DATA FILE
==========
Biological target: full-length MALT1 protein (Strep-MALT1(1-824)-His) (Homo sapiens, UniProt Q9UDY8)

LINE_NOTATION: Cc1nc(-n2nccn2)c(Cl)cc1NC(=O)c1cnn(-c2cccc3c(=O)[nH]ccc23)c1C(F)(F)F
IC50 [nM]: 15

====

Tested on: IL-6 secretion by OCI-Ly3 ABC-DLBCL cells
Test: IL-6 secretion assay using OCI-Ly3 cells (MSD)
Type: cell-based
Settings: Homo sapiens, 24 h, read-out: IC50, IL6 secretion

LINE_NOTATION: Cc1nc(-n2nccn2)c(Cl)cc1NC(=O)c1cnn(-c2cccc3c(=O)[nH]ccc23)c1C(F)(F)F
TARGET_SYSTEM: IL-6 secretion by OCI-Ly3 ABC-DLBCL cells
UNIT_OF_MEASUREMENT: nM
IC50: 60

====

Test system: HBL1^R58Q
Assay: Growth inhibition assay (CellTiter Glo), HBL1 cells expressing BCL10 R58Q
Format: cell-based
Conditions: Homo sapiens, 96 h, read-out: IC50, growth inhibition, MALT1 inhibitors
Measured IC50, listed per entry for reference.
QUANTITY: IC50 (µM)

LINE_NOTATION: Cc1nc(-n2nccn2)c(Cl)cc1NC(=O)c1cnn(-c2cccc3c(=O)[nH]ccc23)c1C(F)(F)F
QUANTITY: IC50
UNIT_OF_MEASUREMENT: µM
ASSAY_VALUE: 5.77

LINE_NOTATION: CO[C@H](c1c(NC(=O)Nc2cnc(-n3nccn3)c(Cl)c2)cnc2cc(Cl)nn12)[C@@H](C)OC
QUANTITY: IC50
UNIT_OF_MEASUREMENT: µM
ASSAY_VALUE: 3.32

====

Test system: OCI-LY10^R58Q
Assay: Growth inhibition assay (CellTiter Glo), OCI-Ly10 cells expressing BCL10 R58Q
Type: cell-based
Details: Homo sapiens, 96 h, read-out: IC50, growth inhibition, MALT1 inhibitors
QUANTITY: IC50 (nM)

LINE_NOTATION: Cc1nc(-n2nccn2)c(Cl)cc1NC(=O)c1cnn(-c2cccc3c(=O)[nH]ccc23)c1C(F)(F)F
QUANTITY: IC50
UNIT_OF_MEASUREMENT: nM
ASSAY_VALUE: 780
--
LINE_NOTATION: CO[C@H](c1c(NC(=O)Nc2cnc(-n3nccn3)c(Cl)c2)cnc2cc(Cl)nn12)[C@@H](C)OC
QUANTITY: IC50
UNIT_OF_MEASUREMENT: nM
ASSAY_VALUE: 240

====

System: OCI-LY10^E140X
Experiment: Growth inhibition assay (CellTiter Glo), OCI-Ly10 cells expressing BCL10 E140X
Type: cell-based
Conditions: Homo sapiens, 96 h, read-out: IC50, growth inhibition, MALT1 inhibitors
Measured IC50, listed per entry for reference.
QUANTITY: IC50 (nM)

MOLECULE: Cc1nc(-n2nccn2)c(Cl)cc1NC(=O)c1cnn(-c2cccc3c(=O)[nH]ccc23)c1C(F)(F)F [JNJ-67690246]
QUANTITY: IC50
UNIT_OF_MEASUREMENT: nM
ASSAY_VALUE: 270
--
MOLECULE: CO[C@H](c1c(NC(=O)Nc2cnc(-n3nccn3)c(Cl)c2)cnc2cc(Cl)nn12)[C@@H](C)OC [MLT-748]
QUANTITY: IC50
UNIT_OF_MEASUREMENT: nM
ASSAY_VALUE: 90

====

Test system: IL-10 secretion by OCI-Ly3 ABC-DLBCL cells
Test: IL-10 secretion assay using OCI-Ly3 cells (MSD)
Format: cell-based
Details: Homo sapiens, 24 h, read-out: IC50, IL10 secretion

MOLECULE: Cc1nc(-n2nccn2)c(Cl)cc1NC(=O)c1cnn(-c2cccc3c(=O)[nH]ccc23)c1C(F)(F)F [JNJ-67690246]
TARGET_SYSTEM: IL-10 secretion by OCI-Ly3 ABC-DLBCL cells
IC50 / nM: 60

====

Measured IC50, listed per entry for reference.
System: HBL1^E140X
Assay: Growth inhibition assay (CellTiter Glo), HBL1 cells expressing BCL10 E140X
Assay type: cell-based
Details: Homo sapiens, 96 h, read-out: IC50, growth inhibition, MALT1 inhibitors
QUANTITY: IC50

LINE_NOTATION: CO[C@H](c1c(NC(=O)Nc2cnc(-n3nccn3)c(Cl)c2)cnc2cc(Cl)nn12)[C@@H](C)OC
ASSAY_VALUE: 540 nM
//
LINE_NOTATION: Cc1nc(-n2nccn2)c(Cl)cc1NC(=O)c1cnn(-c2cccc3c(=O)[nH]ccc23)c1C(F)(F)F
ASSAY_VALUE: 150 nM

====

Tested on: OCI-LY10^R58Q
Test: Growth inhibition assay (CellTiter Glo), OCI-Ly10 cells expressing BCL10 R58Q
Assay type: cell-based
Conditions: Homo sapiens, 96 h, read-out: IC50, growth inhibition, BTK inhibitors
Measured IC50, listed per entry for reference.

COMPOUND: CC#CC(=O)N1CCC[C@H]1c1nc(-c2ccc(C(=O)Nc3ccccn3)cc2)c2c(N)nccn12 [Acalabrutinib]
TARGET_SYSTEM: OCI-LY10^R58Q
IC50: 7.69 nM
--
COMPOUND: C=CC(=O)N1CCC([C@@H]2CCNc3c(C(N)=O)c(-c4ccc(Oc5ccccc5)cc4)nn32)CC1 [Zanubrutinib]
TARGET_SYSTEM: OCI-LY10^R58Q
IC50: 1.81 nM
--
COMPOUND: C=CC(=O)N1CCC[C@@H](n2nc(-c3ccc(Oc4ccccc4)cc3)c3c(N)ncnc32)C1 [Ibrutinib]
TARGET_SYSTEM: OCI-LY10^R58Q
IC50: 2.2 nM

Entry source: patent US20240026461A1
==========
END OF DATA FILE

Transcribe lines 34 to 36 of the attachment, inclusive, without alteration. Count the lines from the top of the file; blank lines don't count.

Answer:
LINE_NOTATION: Cc1nc(-n2nccn2)c(Cl)cc1NC(=O)c1cnn(-c2cccc3c(=O)[nH]ccc23)c1C(F)(F)F
QUANTITY: IC50
UNIT_OF_MEASUREMENT: nM